You’ve won some money gambling, but it doesn’t matter whether you win at slots or in a poker tournament, the IRS wants to know. And if you win big enough, you get a tax form called a W-2G. This tells the IRS that you’ve won big and makes sure you don’t accidentally forget to report it (you know, just in case you’re the forgetful type.)
I used to work at the IRS in Sin City, and we audited a lot of professional poker players and gamblers. Now that I work for the light of the force, I’m going to tell you what the IRS looks for when dealing with gamblers.
Types of Gamblers
There are 2 ways the IRS classifies you when you’re a gambler:
- Casual gambler
- Professional gambler
But before we get into the type of gambler you are, there are a couple rules you need to know that affect all gamblers, regardless of the type.
Gambling Loss Limits
First things first, there is an important thing you need to know about gamblers: Congress hates them. They hate that you’re spending money at the casino instead of being a good little consumer and contributing to the economy. They would rather you go shopping, buy a car, or take out a home loan, instead of spending your money at the casino.
So, Congress has created laws to discourage you from gambling. One of them is you cannot claim losses greater than winnings. Here’s an example:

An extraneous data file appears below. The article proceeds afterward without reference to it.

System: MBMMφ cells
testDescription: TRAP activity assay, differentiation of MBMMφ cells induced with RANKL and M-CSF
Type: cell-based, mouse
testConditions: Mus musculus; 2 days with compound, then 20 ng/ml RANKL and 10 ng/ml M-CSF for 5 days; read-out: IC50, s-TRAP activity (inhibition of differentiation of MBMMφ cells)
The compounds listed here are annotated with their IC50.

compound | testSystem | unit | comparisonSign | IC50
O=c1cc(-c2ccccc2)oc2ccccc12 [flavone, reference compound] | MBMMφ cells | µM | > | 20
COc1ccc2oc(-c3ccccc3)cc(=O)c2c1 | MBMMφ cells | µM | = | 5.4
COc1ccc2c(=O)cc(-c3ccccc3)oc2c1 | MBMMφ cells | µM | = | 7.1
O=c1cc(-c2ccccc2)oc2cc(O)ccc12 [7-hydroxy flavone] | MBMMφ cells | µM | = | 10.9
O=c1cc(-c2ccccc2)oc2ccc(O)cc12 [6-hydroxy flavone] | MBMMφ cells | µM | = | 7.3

You wagered $3,000 on sports betting and won $1,000. You can only write-off (deduct) $1,000. In other words, the IRS will never let you have a net loss when you’re a gambler. And this doesn’t matter if you’re a casual gambler or professional gambler.
No Netting Gambling Winnings and Losses
Another thing that the IRS doesn’t let you do is to net your gambling winnings and losses together. You must report your gambling winnings and wagers on different lines of your tax return. Where you report your winnings and wagers are different, based on if you’re a casual gambler or professional one.
When are you a casual gambler? The IRS believes you’re always a casual gambler unless you can prove you’re a professional one. I’ll be going over the details of what a professional gambler is, but for now let’s assume that you gamble, not as a profession, but only once in a while.
When you’re a casual gambler, you are only allowed to report your winnings and deduct your wagers. Any additional expenses you may have as a gambler are not deductible. Things like gambling apps, meals, travel, gambling poker books, etc. are not deductible.
Your winnings are reported on the front of your federal tax return to calculate your adjusted gross income. And your wagers are reported on your Schedule A, as an itemized deduction.
That’s important because it means you can only deduct your wagers if you itemize your taxes. If you don’t know what it means to itemize your taxes, I’ve written an article about it here. But the quick answer is you itemize your taxes if by adding a bunch of small deductions together (e.g., your mortgage interest, property taxes, charity deductions, and gambling wagers.) If when you add all those small deductions together, and that number is greater than the standard deduction (which is $13,580 in 2023) you itemize.